Late tax return filers could avoid £100 fine if valid Covid excuse
An estimated 12 million tax returns are due to be submitted to HMRC by the 31 January 2021 deadline.
But as of last week, five million were still outstanding. And with many people struggling financially as a result of the ongoing coronavirus pandemic, filing a tax return and paying any tax owed for the previous 2019/20 tax year may not be a priority.
Usually, late filers are hit with an automatic £100 fine and penalties accrue the longer it takes someone to submit their tax return.
While the automatic £100 late filing penalty will still be applied, HMRC has confirmed that under its ‘reasonable excuse policy’, anyone with a valid coronavirus excuse can appeal the fine, which if accepted, may help them avoid the £100 penalty.
This may include spending time home schooling children or having time off due to being ill with the virus, but HMRC will decide on a case-by-case basis.
An HMRC spokesperson, said: “We want to encourage as many people as possible to file on time even if they can’t pay their tax straight away, but where a customer is unable to do so because of the impact of Covid-19 we will accept they have a reasonable excuse and cancel penalties, provided they manage to file as soon as possible after that.
“Support is in place for those who may struggle to pay with customers able to spread their payment liabilities of up to £30,000 over 12 months.”
After three months, additional penalties of £10 per day may be charged, up to a maximum of £900. After six months, a further penalty of 5% of the tax due or £300, whichever is greater. After 12 months, another 5% or £300 charge is applied, whichever is greater.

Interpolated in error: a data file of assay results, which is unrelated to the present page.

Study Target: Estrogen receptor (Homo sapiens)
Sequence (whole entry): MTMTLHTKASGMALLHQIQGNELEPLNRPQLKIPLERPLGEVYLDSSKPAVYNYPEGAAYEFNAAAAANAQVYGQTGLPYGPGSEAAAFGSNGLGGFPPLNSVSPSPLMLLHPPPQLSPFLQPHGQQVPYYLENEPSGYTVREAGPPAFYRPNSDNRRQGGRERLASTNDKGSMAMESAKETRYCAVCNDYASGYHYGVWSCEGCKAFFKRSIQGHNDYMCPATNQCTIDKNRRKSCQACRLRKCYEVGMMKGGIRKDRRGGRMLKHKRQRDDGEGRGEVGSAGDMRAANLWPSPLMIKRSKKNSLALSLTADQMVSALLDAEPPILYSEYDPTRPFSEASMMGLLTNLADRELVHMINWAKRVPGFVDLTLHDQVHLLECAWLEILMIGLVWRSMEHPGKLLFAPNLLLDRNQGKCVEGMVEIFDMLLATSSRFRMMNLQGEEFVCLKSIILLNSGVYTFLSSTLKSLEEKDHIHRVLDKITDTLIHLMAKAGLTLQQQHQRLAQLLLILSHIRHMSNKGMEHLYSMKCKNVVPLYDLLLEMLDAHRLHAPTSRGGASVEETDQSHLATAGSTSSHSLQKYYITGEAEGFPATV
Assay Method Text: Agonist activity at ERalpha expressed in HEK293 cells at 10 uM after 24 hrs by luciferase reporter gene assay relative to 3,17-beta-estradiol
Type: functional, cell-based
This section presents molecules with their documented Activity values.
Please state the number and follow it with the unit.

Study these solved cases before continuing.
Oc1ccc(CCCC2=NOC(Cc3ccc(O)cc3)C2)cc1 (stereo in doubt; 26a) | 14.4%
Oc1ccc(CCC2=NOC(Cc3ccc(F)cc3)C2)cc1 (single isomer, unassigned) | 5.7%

There are also additional penalties for paying late of 5% of the tax unpaid at 30 days, six months and 12 months. Interest will be charged on all late payments. HMRC added these will still be applied, but if people have a legitimate excuse, they can appeal these other, later fines.
File returns on time or face future problems
HMRC urges those who can to file on time and accountancy firm Blick Rothenberg added there could be wider implications for personal tax affairs for those who miss the deadline.
Nimesh Shah, CEO at the firm said: “The £100 late filing penalty is relatively modest, but people should think very carefully before deciding to file their tax return late.
“HMRC suggests late filers who receive the automatic £100 fine can appeal it and it will be dismissed. However, it will take time to appeal and it is never guaranteed that HMRC will accept the appeal, despite its apparent show of sympathy.
“In addition, HMRC will inevitably be inundated with appeals so it could be several months before the penalty is reversed.”
Nimesh added: “It is positive that HMRC acknowledge the immense challenges of homeschooling under the latest lockdown, and that parents will be very time constrained in January to file their tax return – I doubt we will see such sympathy from HMRC ever again. In normal times, they would only accept situations of severe hardship as a ‘reasonable excuse’ to avoid the late filing penalty. In the past, HMRC have cited examples of ‘reasonable excuse’ as including bereavement of a close relative or serious illness which prevented you from filing your return on time.
“If you can find the time between work and teaching, I would encourage people to file their tax return by 31 January.
“I think there is a lot to be said for ‘good taxpayer behaviour’ by filing your return on time – if you have a HMRC issue in the future, they can look at your past filing and payment history and a clean record can hold some weight.”
According to a report in The Sunday Times, the chancellor, Rishi Sunak, is also considering whether to extend the deadline for everyone from 31 January to March.